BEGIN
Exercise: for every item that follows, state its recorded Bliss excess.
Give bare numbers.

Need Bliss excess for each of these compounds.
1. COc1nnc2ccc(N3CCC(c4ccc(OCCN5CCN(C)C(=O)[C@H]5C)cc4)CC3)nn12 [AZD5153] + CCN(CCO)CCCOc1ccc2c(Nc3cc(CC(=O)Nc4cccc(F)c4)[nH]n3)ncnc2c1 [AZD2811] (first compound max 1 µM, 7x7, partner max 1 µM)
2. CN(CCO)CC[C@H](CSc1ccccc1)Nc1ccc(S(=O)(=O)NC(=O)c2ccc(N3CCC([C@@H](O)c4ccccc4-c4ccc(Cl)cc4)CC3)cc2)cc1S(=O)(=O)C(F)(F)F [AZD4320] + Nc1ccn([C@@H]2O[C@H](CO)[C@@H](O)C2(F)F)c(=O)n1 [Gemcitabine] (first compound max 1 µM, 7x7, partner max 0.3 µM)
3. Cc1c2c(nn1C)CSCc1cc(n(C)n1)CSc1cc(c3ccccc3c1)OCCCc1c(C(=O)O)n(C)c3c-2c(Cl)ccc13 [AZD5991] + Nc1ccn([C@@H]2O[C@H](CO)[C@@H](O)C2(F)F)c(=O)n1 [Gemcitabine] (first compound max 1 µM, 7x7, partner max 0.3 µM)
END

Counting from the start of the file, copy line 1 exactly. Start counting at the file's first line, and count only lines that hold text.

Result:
Exercise: for every item that follows, state its recorded Bliss excess.